How many times have we encountered a situation where some part of the software industry starts small, in a closed environment, then grows and attracts a lot of attention before realising that things were not designed properly for this changed environment? On a large scale, I would say three times. It happened with the Internet, operating systems, and system and industrial control systems (also referred to as SCADA). This transition from a closed environment to an open environment inevitably exposes aspects that were overlooked during the development phase. The speed of this transition will only exacerbate the situation. Because SCADA systems are currently going through this transition I will call this a “SCADA Syndrome.”
These days, many people take it for granted that they can stay informed, connected, and entertained anytime and anywhere.
But as with any change, these new capabilities and new expectations bring new challenges. With more devices, ubiquitous internet access, and content digitized at their finger tips, consumers now face new struggles-- from managing content libraries fragmented across devices to worrying that they’re paying again and again for the same song or movie in order to access it when and where they want.
Data Center Deconstructed tries something new tomorrow – blogging live from the Technology Convergence Conference at the Santa Clara Convention Center.
A colleague of mine with close to 30 years experience in financial services recently returned from a business trip to Kuala Lumpur where he attended a financial services CIO summit. One of the messages he heard again and again was the quest for simplicity.
The CIOs were looking for solutions that are not simplistic, but rather simple – simple to implement, simple to maintain and simple to use.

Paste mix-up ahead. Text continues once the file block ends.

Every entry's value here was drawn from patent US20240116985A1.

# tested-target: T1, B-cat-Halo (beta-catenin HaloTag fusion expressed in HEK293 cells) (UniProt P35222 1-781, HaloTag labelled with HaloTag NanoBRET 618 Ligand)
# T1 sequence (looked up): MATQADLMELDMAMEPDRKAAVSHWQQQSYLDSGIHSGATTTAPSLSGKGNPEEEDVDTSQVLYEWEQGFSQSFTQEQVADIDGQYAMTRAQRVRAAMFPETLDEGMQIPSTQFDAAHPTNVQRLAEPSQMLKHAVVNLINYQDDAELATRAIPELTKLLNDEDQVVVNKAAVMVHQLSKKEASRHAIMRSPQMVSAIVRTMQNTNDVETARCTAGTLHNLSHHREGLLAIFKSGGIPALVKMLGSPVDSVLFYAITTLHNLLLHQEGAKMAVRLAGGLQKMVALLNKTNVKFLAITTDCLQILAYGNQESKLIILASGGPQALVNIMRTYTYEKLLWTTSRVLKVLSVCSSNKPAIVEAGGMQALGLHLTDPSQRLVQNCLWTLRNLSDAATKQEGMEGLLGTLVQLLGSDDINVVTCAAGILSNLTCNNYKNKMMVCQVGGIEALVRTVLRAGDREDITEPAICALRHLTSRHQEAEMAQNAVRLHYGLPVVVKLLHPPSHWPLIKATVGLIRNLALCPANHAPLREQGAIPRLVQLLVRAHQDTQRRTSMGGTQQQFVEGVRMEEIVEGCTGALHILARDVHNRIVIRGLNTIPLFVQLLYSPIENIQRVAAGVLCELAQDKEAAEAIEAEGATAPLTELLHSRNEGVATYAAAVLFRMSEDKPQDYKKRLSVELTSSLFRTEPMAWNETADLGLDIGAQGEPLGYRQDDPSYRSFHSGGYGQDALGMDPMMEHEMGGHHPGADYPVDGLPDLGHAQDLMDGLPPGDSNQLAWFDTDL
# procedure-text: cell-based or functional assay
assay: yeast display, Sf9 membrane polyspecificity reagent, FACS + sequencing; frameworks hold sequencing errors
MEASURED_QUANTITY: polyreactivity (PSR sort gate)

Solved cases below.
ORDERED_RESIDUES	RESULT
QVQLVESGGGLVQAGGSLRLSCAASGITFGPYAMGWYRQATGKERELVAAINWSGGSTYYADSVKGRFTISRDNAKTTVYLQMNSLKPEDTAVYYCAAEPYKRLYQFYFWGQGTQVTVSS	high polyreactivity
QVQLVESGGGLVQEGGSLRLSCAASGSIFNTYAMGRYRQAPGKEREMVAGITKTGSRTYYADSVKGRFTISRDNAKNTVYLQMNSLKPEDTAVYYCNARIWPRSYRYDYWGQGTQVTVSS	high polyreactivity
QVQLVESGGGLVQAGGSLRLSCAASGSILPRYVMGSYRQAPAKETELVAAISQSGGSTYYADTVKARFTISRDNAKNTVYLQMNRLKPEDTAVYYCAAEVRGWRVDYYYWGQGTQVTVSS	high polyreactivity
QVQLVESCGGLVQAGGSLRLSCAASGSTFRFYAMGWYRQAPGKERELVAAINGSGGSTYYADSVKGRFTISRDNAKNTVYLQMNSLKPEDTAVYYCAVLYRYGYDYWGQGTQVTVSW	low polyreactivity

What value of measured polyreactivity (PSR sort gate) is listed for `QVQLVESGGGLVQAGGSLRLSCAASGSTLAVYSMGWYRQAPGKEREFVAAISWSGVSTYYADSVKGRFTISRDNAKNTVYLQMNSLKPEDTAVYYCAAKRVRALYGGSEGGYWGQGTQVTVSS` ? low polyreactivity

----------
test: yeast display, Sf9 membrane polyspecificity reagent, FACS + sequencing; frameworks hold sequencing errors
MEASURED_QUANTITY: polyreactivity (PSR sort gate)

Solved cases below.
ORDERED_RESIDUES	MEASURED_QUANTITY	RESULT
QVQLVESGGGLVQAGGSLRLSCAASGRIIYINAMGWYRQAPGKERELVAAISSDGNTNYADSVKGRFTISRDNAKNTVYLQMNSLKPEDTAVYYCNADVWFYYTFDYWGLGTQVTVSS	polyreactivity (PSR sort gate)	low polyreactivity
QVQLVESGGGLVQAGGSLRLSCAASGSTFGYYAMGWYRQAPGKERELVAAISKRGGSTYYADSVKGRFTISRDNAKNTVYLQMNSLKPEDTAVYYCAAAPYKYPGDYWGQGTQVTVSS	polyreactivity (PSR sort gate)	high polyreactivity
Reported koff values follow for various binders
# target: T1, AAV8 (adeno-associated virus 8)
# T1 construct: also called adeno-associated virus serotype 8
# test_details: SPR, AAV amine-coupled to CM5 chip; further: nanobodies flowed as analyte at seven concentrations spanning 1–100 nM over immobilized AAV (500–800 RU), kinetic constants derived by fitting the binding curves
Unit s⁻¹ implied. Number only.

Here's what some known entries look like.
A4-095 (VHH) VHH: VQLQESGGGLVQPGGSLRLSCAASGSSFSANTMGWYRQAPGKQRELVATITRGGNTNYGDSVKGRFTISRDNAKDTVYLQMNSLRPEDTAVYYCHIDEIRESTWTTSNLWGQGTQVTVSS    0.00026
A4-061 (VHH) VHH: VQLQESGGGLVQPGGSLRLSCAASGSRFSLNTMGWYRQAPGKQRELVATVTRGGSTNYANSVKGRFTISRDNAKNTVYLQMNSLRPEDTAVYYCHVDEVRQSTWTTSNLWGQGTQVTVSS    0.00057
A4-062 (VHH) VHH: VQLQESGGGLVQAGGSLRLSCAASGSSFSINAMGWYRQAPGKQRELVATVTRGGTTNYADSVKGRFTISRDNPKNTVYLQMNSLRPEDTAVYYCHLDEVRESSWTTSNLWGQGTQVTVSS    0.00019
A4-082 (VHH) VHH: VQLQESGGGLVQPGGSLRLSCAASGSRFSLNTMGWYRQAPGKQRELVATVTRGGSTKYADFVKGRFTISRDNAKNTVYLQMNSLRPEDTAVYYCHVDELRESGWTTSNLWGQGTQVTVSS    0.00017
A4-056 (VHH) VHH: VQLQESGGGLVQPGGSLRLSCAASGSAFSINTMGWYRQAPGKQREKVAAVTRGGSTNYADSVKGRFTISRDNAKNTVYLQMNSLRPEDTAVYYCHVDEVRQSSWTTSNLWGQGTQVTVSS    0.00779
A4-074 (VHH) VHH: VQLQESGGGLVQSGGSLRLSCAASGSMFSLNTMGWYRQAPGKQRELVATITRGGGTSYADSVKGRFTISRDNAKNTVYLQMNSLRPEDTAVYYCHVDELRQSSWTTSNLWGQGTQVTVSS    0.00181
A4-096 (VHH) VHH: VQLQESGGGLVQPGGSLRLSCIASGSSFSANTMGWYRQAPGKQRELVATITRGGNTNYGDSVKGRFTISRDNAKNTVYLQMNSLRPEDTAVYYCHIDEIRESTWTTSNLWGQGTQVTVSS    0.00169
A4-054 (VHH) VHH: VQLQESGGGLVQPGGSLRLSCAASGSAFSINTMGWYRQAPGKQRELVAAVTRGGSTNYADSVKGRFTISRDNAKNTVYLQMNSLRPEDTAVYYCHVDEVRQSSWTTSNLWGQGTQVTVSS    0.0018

Not a new concept, but one we need to constantly remind ourselves of as we use technology as an enabler. Key lessons learned to keep in-mind include:
- It’s not about the technology, it’s about delivering improved capability and business value
- Get the users involved early and often
- Ensure both the business and the technology sides are aligned
- It’s about people, process and technology
The list can go on, but let’s return to simplicity. When we look at today’s distributed computing environment, it harkens back to the early 1990s when the battle raged between OS2 and Windows. We all know the result and now PCs, in a client-server architecture, rule the day. It is now becoming increasingly clear that the client-server environment is anything but simple which is why we are moving into a post PC era. I would argue that a critical part of this shift is the need to drive to simplicity.
A brief example may help paint the picture for you. We recently worked with a large European bank that was facing a far-reaching desktop operating system upgrade. To replace the old with the new would not have solved one nagging problem: it took over 20 minutes to boot up, sign in and start using a desktop. All the best intentions lead to increased complexity and a lot of lost productivity.
Do the math: 1,000 people signing in once a day lose a total of 333 hours of productivity every day. That’s 8 weeks of lost productivity in the first half hour of each work day. Transitioning to a virtual desktop environment, with Cisco Virtualization Experience Infrastructure(V XI) and services, brought the sign-in time down to seconds, not minutes, while simplifying overall desktop management, which ultimately helped increase productivity.
The challenges we face in today’s post-PC era include overcoming complexity, but as Edward de Bono says, “Dealing with complexity is an inefficient and unnecessary waste of time, attention and mental energy. There is never any justification for things being complex when they could be simple.” Now is the time to drive for simplicity.
A Tale of Two Cities Pursuing One Common Vision: The story of how urban economics, urban energy, urban environment get greener, cleaner, smarter because they’re better connected (Part 1)
Two events on the North American west coast, set apart by two days, each helped to set the tone for this year’s big debate about the future of cities.
Where exactly is the big debate, you might ask? Looking at the Presidential election season The New York Times Op-Ed columnist, Tom Friedman, bemoaned in early January, the fact that he just doesn’t “remember any candidate being asked in those really entertaining G.O.P. debates, ‘How do you think smart cities can become the job engines of the future, and what is your plan to ensure that America has a strategic bandwidth advantage?’”
At IBSG we know some of the most important elements of that alternative future for US cities. And we are engaged in intensive projects with our customers — cities like Chicago, Boston, San Francisco, Vancouver — to shape it. Read More »